For a growing number of workers, high deductible health plans are the only option – a trend that started a decade ago.
The idea behind high-deductible plans was to make sure employees had “skin in the game.” If they had to open their wallets every time they visited a doctor, they would be more selective and less wasteful when using their medical benefits. These deductibles range from $5,000 to $6,000, and while monthly premiums typically go down, lower premiums also increase the risk of crippling medical debt.
With less waste, lower premiums, and increased profits, everyone should be happy, except patients now have a disincentive to see a physician. And worse, major medical events can become financially catastrophic – even with solid insurance.
Premature births with a NICU admission deliver the biggest financial blow from a high-deductible plan. The New York Times profiled Stacey Brown, mother of triplets, who was rushed to the hospital for an emergency C-section. The triplets’ care ultimately reached $4 million, leaving Stacey and her husband with thousands of dollars in out-of-pocket costs. With no paid maternity leave, Stacey had to leave her job because her pre-K teacher salary could not cover childcare costs. 
The March of Dimes estimates the average cost of a preterm birth at $65,000 (including medical, early intervention services, and lost productivity).  This dramatic cost grabs our attention, but less attention is placed on the impact on young families who are suddenly saddled with medical debt from co-payments and out-of-pocket deductibles. Even a standard normal birth can overwhelm a young person’s salary.
For women with employer-based health insurance, the average amount spent out of pocket for maternity care increased from $3,069 in 2008 to $4,569 in 2015, according to a study published in Health Affairs.  During this period, maternity care costs remained stable, which means patients are paying more out-of-pocket costs in the form of deductibles.
“Most of my patients don’t have $4,500 just waiting around,” Dr. Michelle H. Moniz, an OB/GYN at Von Voigtlander Women’s Hospital at the University of Michigan and the lead author of the study, told The New York Times. 
When a parent, like Stacey Brown, is forced to stop working to care for a preterm infant, she often qualifies for Medicaid. Still, Medicaid coverage is only retroactive for three months, which means the hospital claims might not be covered. The federal Children’s Health Insurance Program (CHIP) provides low-cost health coverage to children in families that earn too much money to qualify for Medicaid. In some states, CHIP covers pregnant women.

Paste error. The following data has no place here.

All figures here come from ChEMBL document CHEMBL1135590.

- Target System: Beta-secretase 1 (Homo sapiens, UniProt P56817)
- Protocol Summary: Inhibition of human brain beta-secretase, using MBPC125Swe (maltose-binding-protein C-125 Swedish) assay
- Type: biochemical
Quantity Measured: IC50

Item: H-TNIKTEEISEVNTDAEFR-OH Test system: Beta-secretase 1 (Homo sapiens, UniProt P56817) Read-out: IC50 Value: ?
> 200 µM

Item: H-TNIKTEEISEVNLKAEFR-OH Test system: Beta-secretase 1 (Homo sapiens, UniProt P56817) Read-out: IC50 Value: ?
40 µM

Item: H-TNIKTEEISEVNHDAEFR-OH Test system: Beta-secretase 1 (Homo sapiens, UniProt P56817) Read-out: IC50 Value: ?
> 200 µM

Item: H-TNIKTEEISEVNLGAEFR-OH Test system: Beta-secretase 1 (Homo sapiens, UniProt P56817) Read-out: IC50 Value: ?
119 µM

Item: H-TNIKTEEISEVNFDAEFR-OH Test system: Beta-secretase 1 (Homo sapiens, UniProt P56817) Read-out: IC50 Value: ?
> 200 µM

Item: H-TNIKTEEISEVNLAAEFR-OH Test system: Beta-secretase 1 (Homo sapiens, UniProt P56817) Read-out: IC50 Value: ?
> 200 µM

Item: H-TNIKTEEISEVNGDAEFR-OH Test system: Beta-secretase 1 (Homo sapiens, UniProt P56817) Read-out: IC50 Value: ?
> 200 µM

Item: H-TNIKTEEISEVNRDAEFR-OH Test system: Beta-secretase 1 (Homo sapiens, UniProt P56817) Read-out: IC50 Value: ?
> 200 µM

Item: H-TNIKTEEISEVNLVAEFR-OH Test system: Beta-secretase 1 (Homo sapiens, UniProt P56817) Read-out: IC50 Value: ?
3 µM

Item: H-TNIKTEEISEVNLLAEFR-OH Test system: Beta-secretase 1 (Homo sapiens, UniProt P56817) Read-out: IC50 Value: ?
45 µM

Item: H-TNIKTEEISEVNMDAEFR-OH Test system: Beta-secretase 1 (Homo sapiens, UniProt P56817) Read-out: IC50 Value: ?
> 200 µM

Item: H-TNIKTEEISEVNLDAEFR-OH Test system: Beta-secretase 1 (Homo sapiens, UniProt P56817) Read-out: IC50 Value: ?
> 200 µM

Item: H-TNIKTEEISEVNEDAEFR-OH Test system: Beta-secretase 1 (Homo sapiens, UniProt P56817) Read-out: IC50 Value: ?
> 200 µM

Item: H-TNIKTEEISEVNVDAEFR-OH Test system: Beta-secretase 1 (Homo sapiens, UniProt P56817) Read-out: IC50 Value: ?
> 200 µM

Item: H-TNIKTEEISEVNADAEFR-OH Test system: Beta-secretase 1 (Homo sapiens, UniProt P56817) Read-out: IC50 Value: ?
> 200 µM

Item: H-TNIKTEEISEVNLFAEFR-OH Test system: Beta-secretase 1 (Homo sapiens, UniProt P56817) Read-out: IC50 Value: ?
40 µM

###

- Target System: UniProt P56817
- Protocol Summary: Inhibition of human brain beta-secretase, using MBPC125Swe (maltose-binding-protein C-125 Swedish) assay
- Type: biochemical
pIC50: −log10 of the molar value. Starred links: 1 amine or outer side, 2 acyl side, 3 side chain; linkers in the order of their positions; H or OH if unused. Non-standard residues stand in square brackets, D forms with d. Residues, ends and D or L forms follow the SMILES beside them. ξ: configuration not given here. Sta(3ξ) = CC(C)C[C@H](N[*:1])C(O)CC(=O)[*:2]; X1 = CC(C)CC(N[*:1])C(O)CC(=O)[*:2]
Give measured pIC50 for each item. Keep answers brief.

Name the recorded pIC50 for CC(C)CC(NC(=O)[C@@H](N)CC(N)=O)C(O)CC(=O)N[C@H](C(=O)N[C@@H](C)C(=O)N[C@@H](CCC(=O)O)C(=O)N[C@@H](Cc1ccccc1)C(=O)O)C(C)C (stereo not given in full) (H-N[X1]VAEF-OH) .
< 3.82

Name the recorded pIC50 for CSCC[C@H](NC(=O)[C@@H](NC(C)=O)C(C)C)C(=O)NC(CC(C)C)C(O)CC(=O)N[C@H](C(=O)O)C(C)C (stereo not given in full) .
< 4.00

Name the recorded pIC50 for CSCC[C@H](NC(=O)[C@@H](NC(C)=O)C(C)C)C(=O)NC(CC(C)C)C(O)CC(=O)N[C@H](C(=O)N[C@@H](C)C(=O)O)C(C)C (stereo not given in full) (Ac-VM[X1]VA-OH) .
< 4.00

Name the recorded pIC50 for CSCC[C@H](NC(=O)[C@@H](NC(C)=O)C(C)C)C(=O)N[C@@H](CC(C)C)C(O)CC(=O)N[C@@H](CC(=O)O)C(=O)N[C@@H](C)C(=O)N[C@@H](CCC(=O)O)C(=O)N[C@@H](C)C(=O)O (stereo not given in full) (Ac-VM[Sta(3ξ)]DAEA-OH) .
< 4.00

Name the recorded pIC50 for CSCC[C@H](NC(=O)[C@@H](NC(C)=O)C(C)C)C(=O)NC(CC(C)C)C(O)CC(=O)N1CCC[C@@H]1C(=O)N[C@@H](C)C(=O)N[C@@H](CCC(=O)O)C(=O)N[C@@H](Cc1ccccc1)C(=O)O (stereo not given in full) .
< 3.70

New families can work with a state or county social worker to see what kind of financial help might be available. Many hospitals offer programs to help families manage out-of-pocket deductibles. A number of community-based organizations and non-profits help NICU families pay nonmedical bills – for example, Uber rides to and from the hospital or childcare for other children.
For employees with high-deductible plans, paying a monthly healthcare premium and then getting hit with thousands of dollars in out-of-pocket costs can feel like having no insurance at all.
For this reason, employers who include a NICU care management benefit in their self-insured plan help manage these risks – not only for their employees, but for the company as well. Since employers are paying a large portion of the bill, companies should seek solutions that lower maternity costs and improve outcomes.
Research shows employees who manage high debts are less productive at work. A study from Fidelity found that employees with the highest levels of debt have twice the absenteeism and miss an additional full week of work compared to employees without such debt. Past-due medical bills were the leading debt-related cause of absenteeism, poor sleep, and reduced productivity. One in eight workers reported struggling with unpaid medical bills. 
“Yes, your life is always turned upside down when you have a child,” Stacey Brown told The New York Times regarding her premature triplets. “But with us, in the snap of a finger and a minute-and-a-half we essentially doubled the size of our family and cut our income in half.” 
- New York Times
- New York Times